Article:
Vice President Joe Biden presided over the Senate vote. After he announced the vote total, chants of “yes we can!” erupted in the visitors’ gallery.
U.S. immigration law hasn’t been substantially revamped since 1986, when President Ronald Reagan signed a law that made 3 million undocumented workers eligible for legal status. That measure created a market for fraudulent documentation, and illegal immigration soared, discouraging later efforts to legalize undocumented immigrants.
The 2007 immigration plan that died in the Senate wasn’t considered in the House. The prospects for passage of a bipartisan bill are greater this time because some Republicans see the issue as a way to boost the party’s appeal with Hispanic voters, 71 percent of whom supported Obama in November’s presidential election.
The measure’s final passage “gets it out of the Senate with the wind at its back,” said Senator Lindsey Graham, a South Carolina Republican co-sponsoring the bill. “Amnesty was the word of the day in 2006 and 2007. Now there’s been a sea change. Legal status for the 11 million is seen as a practical solution.”
Earlier this week, senators amended the bill to strengthen its border-security provisions. The measure would double the U.S. Border Patrol’s size by adding 20,000 agents, require 700 miles of fencing at the Mexico border, and add unmanned aerial drones to help police the border.
All employers would have to check workers’ legal status with an e-verify system, and a visa entry and exit system would be required at all airports and seaports. Those provisions would have to be in place before any undocumented immigrant could gain permanent legal status, known as a green card.
Most Senate Republicans, including Minority Leader Mitch McConnell of Kentucky, voted against the bill. McConnell, who is seeking re-election in 2014, said yesterday he isn’t convinced the measure would secure the U.S. border and deter future illegal immigration. His refusal to support the bill may encourage some Republicans to oppose it in the House.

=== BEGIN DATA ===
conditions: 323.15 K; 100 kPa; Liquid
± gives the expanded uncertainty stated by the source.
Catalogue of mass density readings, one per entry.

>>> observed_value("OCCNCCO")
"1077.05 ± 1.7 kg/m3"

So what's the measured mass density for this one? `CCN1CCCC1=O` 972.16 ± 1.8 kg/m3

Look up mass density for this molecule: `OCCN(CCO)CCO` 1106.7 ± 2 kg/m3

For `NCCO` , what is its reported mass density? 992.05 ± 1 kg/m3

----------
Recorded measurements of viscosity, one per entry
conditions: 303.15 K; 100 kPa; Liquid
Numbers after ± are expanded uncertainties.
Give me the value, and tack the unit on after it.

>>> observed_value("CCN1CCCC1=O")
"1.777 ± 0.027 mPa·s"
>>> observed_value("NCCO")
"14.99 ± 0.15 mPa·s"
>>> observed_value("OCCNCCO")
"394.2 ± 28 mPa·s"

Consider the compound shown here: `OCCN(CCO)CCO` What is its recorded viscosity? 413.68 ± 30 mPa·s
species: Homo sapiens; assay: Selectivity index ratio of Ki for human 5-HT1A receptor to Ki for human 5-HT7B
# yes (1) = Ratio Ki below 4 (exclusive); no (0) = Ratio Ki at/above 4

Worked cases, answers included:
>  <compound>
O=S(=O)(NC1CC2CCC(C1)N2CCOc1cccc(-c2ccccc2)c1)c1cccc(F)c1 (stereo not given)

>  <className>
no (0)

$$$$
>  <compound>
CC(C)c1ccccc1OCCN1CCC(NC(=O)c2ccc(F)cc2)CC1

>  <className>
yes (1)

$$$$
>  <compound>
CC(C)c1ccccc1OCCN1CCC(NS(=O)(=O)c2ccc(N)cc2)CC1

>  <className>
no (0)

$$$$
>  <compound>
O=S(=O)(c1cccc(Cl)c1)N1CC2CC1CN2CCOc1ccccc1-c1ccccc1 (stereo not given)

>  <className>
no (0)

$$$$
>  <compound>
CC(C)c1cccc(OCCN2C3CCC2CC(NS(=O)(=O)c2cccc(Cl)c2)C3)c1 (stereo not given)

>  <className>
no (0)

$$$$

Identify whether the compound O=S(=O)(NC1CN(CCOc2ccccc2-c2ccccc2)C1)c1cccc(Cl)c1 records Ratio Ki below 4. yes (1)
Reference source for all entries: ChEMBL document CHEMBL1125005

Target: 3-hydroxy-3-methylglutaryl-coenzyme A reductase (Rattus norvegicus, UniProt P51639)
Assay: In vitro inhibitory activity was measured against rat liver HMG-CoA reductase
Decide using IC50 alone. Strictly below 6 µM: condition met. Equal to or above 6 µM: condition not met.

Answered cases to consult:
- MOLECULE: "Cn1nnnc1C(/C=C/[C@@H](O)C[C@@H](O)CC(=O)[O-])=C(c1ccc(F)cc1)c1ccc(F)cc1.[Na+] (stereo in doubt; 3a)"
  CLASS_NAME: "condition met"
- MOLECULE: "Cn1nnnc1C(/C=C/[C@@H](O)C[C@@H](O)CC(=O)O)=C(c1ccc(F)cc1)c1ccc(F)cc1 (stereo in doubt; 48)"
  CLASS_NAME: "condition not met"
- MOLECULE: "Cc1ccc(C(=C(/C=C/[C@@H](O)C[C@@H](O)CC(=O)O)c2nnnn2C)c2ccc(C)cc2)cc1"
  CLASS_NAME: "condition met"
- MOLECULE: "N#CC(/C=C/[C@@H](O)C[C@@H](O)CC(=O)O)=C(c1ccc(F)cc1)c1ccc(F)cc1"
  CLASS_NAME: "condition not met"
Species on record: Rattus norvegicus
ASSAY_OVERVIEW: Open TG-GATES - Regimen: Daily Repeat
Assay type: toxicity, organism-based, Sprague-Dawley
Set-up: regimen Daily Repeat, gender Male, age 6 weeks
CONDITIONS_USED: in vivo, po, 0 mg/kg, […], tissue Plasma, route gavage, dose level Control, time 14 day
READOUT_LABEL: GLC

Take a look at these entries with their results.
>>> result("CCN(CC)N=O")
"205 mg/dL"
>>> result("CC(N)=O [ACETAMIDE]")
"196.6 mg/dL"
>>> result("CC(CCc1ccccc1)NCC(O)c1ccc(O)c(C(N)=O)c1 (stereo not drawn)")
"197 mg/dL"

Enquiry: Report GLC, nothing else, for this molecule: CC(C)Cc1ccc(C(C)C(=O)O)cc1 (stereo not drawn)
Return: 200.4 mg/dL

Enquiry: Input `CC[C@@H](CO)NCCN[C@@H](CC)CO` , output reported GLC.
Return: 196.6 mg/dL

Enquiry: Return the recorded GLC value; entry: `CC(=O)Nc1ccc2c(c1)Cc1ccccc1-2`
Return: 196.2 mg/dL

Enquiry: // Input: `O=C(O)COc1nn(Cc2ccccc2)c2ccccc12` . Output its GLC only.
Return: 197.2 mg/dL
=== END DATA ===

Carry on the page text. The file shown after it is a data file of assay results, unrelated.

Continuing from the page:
“I had wanted very much to support a reform to our immigration law,” McConnell said on the Senate floor. “So it’s with a great deal of regret, for me at least, that the final bill didn’t turn out to be something that I could support.”
While the bill’s border-security elements consumed the most time in floor debate, the almost thousand-page legislation also would revamp U.S. visa programs. It would create a program for low-skilled, non-farm workers through an agreement between the U.S. Chamber of Commerce, the nation’s biggest business lobbying group, and the AFL-CIO, the largest labor federation.
“This bill includes input from almost every member of this body,” said Senator Charles Schumer of New York, the chamber’s third-ranking Democrat and an author of the bill. “That’s what makes this bill strong.”
Schumer said the measure drew backing from a range of groups including farmers, technology companies and immigrant-rights organizations.
The Senate bill, unveiled in April, was drafted after months of talks between four Republican and four Democratic senators. The group’s Democratic members are Schumer, Dick Durbin of Illinois, Robert Menendez of New Jersey and Michael Bennet of Colorado. The Republican members are Graham, McCain, Rubio and Jeff Flake of Arizona.
In addition to those four, Republicans voting for the bill were Lamar Alexander of Tennessee, Kelly Ayotte of New Hampshire, Jeffrey Chiesa of New Jersey, Susan Collins of Maine, Bob Corker of Tennessee, Orrin Hatch of Utah, Dean Heller of Nevada, John Hoeven of North Dakota, Mark Kirk of Illinois and Lisa Murkowski of Alaska.
The House won’t be able to reach a similar accord on a broad immigration bill, said Representative Raul Labrador, an Idaho Republican.
“I don’t think that we can get a big bipartisan bill, but I think we can strike a lot of coalitions with individual bills that can pass the House that will eventually” be fodder for House-Senate negotiations, Labrador said in an interview.
Labrador said he’s working on proposals after leaving a bipartisan House group that has been discussing immigration for more than four years. The group hasn’t presented a plan.
Representative James Lankford, an Oklahoma Republican, called his Republican colleagues’ position on a citizenship path “the $10 million question in all this.” Some Republicans will support citizenship, Lankford said, while others “would say actually no way ever, ever, ever.”